Any time a card or rule refers to “a drop”, whether that be a dog drop, crumb drop, or dropping critters—it is always done in the same way. Pick up all of the game pieces you are instructed to drop, and hover your hand/s about a foot (30 cm) above the center of the board. Be as central as possible, and release all of the pieces at once over the board, trying not to drop the pieces off to one side or the other. If any pieces make their way over the fences and out of the board, simply gather the stray pieces and drop them over the center of the board in the same manner until everything is settled. It is up to the players at the table to enforce correct dropping etiquette and form.

If your group finds that there isn’t quite enough (or there is too much) “bounce” when dropping pieces, try adjusting the drop height or playing on a different surface (the harder the surface the higher the bounce and vice versa).

How Pieces Land

When a critter is dropped, if it is unclear which space the critter has landed in, it is determined by where the majority of its head is, no matter how much of that critter’s body may be in the other space. Similarly, if it is unclear where a crumb landed because it is on a line between two spaces, whichever space the majority of the crumb sits on determines which space it is in.

Generally speaking, it will be quickly apparent which space pieces are in and the majority of players will decide the truth. However, in the rare instance that the opinions around the table are totally split and both sides think the piece has fallen into their space, both players simply roll a scuffle die until one player rolls higher and wins.

Pieces Affected by Dropped Pieces

When any game pieces including crumbs, the dog, or critters are dropped onto the game board for any reason, pieces on the board that are moved around stay where they are and are resolved immediately, even in the middle of a turn.

This means that if a critter lands in another animal’s space, they must scuffle with the other animal/s in that space. Whatever animal controlled that space prior to the drop is considered the defender, and the player/s that entered the space are considered the attacker/s. If critters are knocked during a crumb drop, any scuffles must be resolved before the Scoring Phase.

If any special crumbs (brown stockpile crumbs, or wet crumbs) are knocked into a space by dropped pieces, they are scored immediately by the controller of the space they were knocked into.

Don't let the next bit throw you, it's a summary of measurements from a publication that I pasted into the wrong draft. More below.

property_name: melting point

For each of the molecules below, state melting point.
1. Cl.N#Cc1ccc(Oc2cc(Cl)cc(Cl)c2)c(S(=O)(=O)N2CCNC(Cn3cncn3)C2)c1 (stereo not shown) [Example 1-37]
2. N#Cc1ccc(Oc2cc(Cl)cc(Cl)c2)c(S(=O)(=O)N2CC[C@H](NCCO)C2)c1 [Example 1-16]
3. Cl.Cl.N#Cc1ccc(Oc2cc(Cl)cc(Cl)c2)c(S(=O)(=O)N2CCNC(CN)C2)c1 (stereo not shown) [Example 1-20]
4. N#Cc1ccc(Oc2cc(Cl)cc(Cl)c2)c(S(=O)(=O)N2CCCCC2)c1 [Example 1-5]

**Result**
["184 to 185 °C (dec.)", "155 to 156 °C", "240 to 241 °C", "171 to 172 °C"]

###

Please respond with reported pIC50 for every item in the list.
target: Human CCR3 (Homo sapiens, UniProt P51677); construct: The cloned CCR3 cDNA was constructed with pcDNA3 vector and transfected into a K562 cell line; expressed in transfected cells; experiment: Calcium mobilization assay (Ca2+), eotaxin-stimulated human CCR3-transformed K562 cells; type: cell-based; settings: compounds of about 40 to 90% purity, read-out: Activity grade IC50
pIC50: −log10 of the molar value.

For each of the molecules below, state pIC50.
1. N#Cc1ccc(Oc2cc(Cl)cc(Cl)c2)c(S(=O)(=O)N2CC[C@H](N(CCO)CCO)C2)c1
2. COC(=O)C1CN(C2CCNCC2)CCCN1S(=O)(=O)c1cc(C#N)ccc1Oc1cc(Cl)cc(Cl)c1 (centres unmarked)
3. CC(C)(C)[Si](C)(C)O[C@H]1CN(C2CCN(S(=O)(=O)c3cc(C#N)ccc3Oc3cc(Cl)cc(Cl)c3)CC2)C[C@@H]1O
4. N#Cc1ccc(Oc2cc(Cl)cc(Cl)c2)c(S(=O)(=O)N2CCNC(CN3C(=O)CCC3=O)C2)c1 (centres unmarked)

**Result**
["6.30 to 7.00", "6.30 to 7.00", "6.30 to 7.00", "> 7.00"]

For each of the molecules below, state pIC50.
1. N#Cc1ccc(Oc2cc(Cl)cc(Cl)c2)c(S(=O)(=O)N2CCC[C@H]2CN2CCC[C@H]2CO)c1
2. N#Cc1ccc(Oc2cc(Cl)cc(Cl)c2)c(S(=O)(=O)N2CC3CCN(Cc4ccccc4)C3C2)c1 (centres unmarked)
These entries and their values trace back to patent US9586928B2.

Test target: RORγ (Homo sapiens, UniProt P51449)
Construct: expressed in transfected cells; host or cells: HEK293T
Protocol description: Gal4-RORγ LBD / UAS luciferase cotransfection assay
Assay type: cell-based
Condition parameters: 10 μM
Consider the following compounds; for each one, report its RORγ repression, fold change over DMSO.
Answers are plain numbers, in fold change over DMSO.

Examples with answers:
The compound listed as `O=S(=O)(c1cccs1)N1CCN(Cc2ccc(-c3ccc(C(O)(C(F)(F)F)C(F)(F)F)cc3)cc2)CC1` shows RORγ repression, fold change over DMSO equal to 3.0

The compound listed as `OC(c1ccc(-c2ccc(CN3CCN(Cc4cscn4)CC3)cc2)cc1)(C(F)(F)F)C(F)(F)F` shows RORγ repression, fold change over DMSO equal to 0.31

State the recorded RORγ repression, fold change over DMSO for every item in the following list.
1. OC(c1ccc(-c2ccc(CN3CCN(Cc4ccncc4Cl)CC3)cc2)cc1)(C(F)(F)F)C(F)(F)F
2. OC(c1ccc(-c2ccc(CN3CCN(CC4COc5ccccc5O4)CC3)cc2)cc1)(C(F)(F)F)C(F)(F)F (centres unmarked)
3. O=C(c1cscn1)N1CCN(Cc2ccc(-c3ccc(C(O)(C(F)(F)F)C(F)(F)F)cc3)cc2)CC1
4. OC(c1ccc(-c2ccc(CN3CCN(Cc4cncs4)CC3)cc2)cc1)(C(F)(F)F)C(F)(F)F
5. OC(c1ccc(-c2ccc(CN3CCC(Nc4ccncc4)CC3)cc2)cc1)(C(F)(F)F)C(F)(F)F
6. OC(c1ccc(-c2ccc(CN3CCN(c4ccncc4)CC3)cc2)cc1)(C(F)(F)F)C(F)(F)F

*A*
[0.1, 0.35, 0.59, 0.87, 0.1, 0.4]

Positioning Critters on the Board

During an animal’s turn, they may alter the positions and placements of their critters within the spaces they reside however the see fit. No animal may move around another animals’s critters, nor may they move their own critters around during any time other than their own turn (unless picking up knocked over pieces). Critters may not be placed up against or touching the fences, and they may not be placed lined up side by side (that is, there must be some space between each critter).

Fountain Space

The fountain space is the large area of grey on each park map with an illustration of a fountain. It is where critters go when defeated in a scuffle. It has a permanent value of 0. It is a neutral space, all animals share it. It is the only space on the map where animals may peacefully coexist together without triggering a scuffle.

Animals may voluntarily move critters into and out of the fountain space as though it were a normal empty space. They may also spawn a critter in it, even if they don’t currently have any critters there.

First/Last Player Ties

If a Daily Buzz or anything else calls for something from the “player in first” or “player in last”, look at the checkpoint markers to determine which player this is. If it is unclear, then look at the crumb trail. If there ever is an absolute tie to determine this, the effect is simply not resolved (unless otherwise stated).

+Crumbs or -Crumbs

When a card says “+2 crumbs” or “-2 crumbs”, the players affected move their tracker crumb up or down the crumb trail as is necessary.